The Washington Post's Balz sets the scene of what we also followed over the weekend. "With Rudolph W. Giuliani looking to spring a surprise against Mitt Romney in the state hosting the nation's first primary, the race for the Republican presidential nomination took a sharply negative turn here Sunday as the two candidates traded accusations about taxes, crime, immigration, abortion and ethical standards. The rhetorical volleys underscored the growing stakes here in New Hampshire, where Romney leads in the polls but Giuliani now believes he has a chance to derail the former Massachusetts governor's campaign before it can build the kind of momentum that could make him unstoppable."
The New York Times also covers the heated post-Turkey day weekend of back-and-forths between Rudy and Romney -- this article with the point of view of Giuliani taking and delivering the heat. "The attacks on Sunday — some of the toughest of the campaign — were the culmination of a back-and-forth that consumed much of the long holiday weekend. First Mr. Thompson questioned Mr. Giuliani's history of support for gun control, which is unpopular with many Republican voters, and Mr. Giuliani shot back that Mr. Thompson was attacking him because he had no record of his own to talk about. Then Mr. Romney questioned Mr. Giuliani's fiscal stewardship of New York, leading Mr. Giuliani to attack Mr. Romney for appointing a judge who this summer freed an inmate who was arrested last week, accused of killing a couple in Washington State. That opened the door for Mr. Romney to bring up Mr. Kerik on Sunday."
"Using some of the toughest language of his campaign, Giuliani, in an interview with Politico, slammed Romney on health care, crime and taxes. At the same time he portrayed the one-time moderate as a hypocrite on a host of social issues who lives 'in a glass house.' It was easily the most sweeping attack Giuliani has delivered against Romney in this campaign."
The New York Post headlines the back and forth as "Rudy & Mitt in New Slamshire."
GIULIANI: The candidate is the cover boy for Newsweek, as the newsmag writes about Rudy's early years under the header, "Growing Up Giuliani." Here's the nut intro graph: "The real Rudy is probably as complex and certainly as passionate as the operatic Rudy who shows up at cop rallies. He can be hero or hypocrite or both at once; he has a ripe sense of his own, and his nation's, magnificence and destiny roughly on par with that of Winston Churchill's, whose works Giuliani recommended to his schoolmates, along with his favorite operas by Verdi. Just as Churchill's character was shaped by the myths of his forebears in his ancestral home, Blenheim Palace, seat of the Duke of Marlborough, Giuliani's was forged by the moral ambiguities of his upbringing and the eternal American melodrama of rising above one's past while honoring, or at least accepting, it."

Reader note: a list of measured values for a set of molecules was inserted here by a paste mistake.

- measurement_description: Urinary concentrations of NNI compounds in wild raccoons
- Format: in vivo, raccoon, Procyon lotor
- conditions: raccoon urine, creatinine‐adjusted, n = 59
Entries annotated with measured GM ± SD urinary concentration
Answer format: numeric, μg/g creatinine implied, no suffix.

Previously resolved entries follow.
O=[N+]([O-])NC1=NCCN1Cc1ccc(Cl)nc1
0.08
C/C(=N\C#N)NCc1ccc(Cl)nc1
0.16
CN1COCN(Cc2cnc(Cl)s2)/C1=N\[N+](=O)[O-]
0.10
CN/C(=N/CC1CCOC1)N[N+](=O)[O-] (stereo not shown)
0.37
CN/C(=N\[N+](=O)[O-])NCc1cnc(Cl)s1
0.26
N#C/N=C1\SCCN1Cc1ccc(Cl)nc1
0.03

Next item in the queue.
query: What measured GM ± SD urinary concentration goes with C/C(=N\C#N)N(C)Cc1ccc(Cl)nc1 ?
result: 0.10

NBC/NJ's Matthew Berger was on the Giuliani bus trip over the weekend and reports: At several stops, Giuliani made a point of speaking of "Islamic terrorists," and chastising Democratic candidates for not using the same terminology. "I said it," he said, after using the term at a town hall in Hampton, NH. "It's ok to say it. Democrats are afraid to say it."
Earlier, he asked who would be offended by the term, other than the terrorists themselves. Not followers of Islam, he said, only the terrorists. The attack on Democrats seemed unprompted and a bit out of left field, but seemed to have become a focus of his remarks throughout the weekend. And it showed Giuliani still felt free to talk openly about fighting terrorism, despite points some have raised that he is resting too much on his 9/11 legacy. Perhaps it was also a return to the basics amid a slip in the polls in New Hampshire.
Check out this Bloomberg News story, which we're sure is going to get repeated by Giuliani's chief rivals plenty of times this week. "On the campaign trail, Rudy Giuliani rails against congressional spending set aside for lawmakers' pet projects. In Washington, his law firm fights to obtain them. Giuliani, the Republican presidential front-runner, last month pledged to 'get rid of' so-called earmarks, which cost taxpayers about $13 billion this year, saying his party should promote 'fiscal discipline.' Just weeks later, Bracewell & Giuliani LLP won $3 million worth of projects for its clients in defense-spending legislation."